EarthBasic. Take care. Bless many.
Read |Romans 12:1; 1 Corinthians 6:19|
The open casket was placed at the entrance of the church at a recent funeral I attended. I paused to look at the body of our dear friend. But that was all it was, a body. There was the absence of something more than movement. There was an absence that went to the very core of our friend. It was an absence of life. Our friend whom we loved was not there. It was just a body and I felt the pangs of grief.
It made me think of the very curious story found in Chapter 11 of John; the story of Lazarus. Lazarus was the brother of Jesus’ friends, Mary and Martha. In fact, Jesus knew Lazarus personally and loved him too. Mary and Martha sent word to Jesus that Lazarus was sick, but Jesus did not set out to them straight away. It was when Jesus knew that Lazarus died that he began his journey (a journey that was fraught with danger as people wanted to kill him). By the time Jesus arrived his friend had been in the tomb for 4 days. There was grief all around and Jesus was himself affected. In fact, Jesus wept. His grief was so noticeable that it drove people to comment.
I myself, in times past, was curious about his grief. Why did Jesus weep? After all, he had hinted that he knew Lazarus would be raised from the dead, so why bother cry? It hit me one day. Jesus’ grief must have been profound because Jesus is the antithesis of death. Jesus is LIFE. Jesus knew that we were not made to die, we were made to live! We were made in the image of God. Our living bodies were to Glorify God! And as temporary as Lazarus’ death was on that occasion, the loss of life would have caused profound grief to Jesus, who loved him.
In Romans 1 we are urged as Christians to present our bodies to Christ – not dead animal meat that was tendered under the Old Covenant, but our living bodies. This is our true worship! In fact our bodies are the temple of the Holy Spirit that lies within us. Whoa! Pause, and let that sink in. Under the old dispensation, it was only the High Priest having performed sacrificial offerings of animals that could access the inner sanctuary called the Holy of Holies once a year. But when Jesus said the words, “It is finished” upon the cross, it set in motion a plethora of spirit world activity that would make the most insane thriller seem very tame. (John 19:30). Anyone saved by Christ was now a temple of the Holy Spirit.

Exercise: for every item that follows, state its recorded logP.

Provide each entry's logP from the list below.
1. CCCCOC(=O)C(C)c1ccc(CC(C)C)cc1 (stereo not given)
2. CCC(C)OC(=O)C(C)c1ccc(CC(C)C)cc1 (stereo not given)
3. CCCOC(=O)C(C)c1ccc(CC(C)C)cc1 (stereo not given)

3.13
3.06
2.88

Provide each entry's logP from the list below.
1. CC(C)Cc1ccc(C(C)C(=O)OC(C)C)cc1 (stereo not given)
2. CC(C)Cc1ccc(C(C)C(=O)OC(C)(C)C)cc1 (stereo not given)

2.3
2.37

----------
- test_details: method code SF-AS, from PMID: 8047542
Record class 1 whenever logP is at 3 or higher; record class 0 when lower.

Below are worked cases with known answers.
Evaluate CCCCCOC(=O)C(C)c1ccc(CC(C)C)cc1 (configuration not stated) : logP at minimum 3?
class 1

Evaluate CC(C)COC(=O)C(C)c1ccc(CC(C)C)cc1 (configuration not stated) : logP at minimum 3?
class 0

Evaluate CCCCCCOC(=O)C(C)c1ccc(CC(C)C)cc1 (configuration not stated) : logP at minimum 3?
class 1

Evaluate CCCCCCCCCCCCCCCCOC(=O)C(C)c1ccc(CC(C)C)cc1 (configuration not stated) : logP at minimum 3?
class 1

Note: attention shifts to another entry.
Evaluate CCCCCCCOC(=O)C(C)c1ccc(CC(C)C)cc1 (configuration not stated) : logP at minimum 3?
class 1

God is not glorified whilst our bodies are being abused, misused, stressed, and denigrated. He wants us to experience truly good pleasure. We are to look after our bodies. But we cannot care for our bodies while ignoring the boundaries that God has put in place with respect to them. He knows the number of hairs upon our heads. He deliberately and delicately knitted us together in our mother’s womb for a great purpose. (Psalm 139). He has our very best interest at heart and so we must believe that the boundaries are there to protect, rather than to bar us from pleasure. What are those boundaries? That is a whole other essay, but scripture guides perfectly and one can start at 1 Corinthians 6: 12-20.
So how can we present our bodies as a living sacrifice, holy and pleasing to God? It’s about practicing your faith. Knowing what one should do is an incomplete step. We must put our faith into action. The short book of James is a “practical epistle” and a “how- to book” in Christian living. Have a look. I hold hands with you sisters, as we walk the path of faith and action!
1 Corinthians 6: 12-20
Psalm 139: 13-18
The Book of James
Carolyn Sinclair McCalla is an educator, Christian education youth coordinator, author, singer, workshop and retreat leader, speaker and. founder and president of EarthBasic. However, she is first and foremost a daughter of God, with a passion for encouraging women to embrace the fullness of God's love for them in Jesus Christ. You can connect with Carolyn on facebook, Instagram and here.